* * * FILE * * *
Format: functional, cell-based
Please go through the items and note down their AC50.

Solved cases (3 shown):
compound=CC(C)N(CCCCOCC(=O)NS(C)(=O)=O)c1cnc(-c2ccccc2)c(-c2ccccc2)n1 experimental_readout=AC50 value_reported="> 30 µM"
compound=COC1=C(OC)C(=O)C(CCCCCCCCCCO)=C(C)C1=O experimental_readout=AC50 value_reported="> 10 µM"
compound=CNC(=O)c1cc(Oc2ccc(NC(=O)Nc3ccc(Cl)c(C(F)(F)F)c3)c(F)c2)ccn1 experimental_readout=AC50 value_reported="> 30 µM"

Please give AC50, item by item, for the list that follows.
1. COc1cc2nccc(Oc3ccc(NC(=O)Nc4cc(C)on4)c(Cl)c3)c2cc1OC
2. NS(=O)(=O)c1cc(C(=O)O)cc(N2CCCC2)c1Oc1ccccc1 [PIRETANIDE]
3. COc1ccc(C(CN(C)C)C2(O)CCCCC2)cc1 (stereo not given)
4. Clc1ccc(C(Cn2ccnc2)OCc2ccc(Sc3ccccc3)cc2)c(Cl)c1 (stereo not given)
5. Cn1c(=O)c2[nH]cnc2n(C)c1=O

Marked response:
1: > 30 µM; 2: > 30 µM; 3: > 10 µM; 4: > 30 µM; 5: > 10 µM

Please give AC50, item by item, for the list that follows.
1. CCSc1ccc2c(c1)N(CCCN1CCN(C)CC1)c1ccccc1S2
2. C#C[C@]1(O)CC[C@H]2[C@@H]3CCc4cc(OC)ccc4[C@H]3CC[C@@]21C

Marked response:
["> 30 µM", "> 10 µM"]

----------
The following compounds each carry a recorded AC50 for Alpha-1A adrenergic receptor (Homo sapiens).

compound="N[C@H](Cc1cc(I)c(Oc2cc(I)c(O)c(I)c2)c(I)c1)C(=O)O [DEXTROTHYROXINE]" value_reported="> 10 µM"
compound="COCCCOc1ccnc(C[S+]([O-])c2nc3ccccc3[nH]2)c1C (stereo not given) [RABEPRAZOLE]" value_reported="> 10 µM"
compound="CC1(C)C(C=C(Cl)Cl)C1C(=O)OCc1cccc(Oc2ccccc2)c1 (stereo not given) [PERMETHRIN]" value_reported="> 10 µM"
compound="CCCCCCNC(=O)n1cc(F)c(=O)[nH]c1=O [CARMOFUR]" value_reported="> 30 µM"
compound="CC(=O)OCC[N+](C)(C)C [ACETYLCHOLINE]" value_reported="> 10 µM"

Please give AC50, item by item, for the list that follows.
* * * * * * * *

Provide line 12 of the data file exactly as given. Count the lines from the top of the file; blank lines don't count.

5. Cn1c(=O)c2[nH]cnc2n(C)c1=O